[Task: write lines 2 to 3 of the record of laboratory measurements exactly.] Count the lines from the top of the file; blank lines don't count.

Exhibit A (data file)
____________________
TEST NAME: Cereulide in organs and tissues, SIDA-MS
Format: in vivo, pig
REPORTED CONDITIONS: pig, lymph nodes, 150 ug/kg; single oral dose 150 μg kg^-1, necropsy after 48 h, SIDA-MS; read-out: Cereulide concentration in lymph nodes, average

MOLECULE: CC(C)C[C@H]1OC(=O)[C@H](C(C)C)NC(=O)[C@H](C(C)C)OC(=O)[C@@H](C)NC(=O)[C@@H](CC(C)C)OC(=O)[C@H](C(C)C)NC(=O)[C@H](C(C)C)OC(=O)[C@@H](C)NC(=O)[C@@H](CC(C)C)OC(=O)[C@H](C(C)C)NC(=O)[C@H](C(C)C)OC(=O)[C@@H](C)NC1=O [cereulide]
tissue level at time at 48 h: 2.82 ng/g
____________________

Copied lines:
Format: in vivo, pig
REPORTED CONDITIONS: pig, lymph nodes, 150 ug/kg; single oral dose 150 μg kg^-1, necropsy after 48 h, SIDA-MS; read-out: Cereulide concentration in lymph nodes, average